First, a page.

#Travel: Millennials are ditching the luggage and hiring suits

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Millennials are leaving their suitcases at home when they travel, preferring to rent clothes and shoes when they reach their destination, reveals the WTM Global Trends Report 2016, in association with Euromonitor International, released at World Travel Market London.

Hotels and fashion brands are tapping into this “bag-free, hassle-free” trend and teaming up to offer pay-as-you-go convenience for busy travellers.

The WTM Global Trends Report states the trend has followed the rise of the sharing economy, which has seen renting become more accepted – and it’s moving beyond cars and holiday apartments.

The research points to pioneers such as Starwood’s Westin brand which rents running clothes and shoes to guests for US$5.

Start-up ventures have entered the arena with companies such as unPack offering a suitcase of clothes to rent for hotel and Airbnb guests.

Fashion store Pimkie has installed “Mini Fashion Bars” in hotels in Antwerp, Brussels, Milan and Paris, with clothes available to buy via a mini-bar style service.

Virgin Hotel Chicago has a concierge service which allows guests to purchase clothes from Gap and have them delivered to their room.

The report says millennials – those born after 1980 – tend to be the most enthusiastic consumers of clothing rental services.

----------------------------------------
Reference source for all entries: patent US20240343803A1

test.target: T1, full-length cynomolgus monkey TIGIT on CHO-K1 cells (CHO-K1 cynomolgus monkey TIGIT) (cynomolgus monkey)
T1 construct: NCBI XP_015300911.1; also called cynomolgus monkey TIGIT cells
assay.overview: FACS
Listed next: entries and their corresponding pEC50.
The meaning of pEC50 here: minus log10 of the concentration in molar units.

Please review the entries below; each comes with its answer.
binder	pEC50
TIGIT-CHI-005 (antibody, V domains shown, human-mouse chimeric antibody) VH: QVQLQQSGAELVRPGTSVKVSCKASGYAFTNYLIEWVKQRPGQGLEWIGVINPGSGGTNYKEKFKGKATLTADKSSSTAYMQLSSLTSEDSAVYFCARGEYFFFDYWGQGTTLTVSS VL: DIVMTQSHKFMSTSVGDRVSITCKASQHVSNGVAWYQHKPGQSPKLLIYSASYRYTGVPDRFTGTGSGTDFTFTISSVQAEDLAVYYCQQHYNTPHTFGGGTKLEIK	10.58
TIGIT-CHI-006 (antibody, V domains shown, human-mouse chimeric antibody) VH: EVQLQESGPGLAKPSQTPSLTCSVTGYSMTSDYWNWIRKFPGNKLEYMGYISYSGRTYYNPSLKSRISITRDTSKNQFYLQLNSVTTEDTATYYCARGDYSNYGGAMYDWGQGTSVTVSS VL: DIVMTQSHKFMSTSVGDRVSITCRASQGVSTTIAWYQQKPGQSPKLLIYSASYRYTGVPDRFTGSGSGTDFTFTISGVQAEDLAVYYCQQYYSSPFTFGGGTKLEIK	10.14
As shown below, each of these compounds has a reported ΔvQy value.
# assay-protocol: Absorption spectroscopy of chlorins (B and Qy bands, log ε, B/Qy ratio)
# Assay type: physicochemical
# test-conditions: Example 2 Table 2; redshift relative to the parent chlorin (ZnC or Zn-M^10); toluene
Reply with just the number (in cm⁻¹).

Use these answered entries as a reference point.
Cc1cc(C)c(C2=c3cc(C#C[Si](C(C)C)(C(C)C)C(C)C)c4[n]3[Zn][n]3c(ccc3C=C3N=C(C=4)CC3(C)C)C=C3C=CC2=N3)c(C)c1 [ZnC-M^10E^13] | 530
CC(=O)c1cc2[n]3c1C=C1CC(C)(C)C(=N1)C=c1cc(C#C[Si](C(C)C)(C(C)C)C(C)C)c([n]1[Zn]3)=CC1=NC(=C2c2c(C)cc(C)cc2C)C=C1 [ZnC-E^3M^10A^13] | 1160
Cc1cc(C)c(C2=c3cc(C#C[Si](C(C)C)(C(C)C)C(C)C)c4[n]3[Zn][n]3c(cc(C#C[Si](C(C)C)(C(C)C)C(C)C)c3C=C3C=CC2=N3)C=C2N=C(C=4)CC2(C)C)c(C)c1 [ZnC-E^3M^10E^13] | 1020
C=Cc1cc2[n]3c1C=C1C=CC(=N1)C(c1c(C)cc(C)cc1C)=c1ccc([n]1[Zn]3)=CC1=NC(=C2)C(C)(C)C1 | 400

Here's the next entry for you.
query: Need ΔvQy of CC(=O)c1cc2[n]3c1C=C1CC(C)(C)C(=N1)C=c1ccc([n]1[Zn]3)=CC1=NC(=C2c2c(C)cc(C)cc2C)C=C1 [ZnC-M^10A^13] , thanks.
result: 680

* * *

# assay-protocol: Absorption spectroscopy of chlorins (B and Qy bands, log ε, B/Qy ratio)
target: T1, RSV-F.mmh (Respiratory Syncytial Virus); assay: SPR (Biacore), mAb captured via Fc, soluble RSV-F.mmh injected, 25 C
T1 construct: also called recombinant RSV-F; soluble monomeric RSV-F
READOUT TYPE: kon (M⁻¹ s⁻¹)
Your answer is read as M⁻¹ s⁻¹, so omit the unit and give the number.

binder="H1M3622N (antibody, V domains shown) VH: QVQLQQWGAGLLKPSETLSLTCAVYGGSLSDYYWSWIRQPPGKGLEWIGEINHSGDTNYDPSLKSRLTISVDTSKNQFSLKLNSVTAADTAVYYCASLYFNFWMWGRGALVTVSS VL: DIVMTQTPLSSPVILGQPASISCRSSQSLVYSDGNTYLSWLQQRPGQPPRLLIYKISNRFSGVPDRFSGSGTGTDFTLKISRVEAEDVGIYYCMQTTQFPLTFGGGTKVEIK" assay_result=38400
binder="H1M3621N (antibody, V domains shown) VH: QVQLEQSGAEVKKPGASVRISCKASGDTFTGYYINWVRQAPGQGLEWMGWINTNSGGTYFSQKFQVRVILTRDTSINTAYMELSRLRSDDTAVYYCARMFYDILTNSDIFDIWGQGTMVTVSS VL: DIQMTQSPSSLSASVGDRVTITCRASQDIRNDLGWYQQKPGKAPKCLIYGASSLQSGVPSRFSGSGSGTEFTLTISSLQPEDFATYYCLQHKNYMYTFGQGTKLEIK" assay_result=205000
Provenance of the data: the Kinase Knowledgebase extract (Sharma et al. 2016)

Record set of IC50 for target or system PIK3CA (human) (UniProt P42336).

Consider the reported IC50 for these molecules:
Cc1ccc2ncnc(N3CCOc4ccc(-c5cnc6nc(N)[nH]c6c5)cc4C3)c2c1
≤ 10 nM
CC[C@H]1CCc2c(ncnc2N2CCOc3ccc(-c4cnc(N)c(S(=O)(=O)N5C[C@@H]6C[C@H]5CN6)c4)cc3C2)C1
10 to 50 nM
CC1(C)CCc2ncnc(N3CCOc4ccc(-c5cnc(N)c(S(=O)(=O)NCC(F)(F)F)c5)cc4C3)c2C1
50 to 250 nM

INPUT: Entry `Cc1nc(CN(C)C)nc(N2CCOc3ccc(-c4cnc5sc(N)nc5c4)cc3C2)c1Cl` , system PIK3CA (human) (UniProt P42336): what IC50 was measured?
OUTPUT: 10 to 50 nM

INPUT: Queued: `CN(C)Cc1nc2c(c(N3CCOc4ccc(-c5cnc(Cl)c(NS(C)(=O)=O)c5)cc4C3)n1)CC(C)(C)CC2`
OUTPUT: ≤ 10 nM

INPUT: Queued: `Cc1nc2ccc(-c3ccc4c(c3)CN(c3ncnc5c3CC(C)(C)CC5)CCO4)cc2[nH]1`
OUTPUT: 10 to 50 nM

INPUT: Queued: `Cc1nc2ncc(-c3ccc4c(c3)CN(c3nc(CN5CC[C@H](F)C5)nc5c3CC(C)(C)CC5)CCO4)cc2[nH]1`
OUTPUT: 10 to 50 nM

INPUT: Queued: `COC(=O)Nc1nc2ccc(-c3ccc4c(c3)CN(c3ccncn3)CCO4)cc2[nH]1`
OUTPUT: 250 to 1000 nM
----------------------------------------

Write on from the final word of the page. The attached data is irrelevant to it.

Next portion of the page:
A survey by Westfield Shopping in the UK and the US found that almost half of 25- to 34-year-olds would be interested in a monthly rental scheme for clothes.

Renting also means millennials can wear luxury fashion brands that would be out of their price range if they had to buy them.

New York hotels have also seen sneaker concierges, who will find rare footwear for guests to buy, and a bikini concierge tasked with advising on matching styles.

More specialised rentals will follow, with the likes of Candlewood Suites renting slow cookers, blenders and grills to guests.

Euromonitor International, Head of Travel, Caroline Bremner said: “As hotels develop more rental services for frequent flyers, it will reduce the need for luggage – and make air fares cheaper for consumers who normally pay hold baggage fees.

“However, airlines rely more and more on money earned from such fees, so they will have to adapt if they start losing money from this revenue stream.”

 

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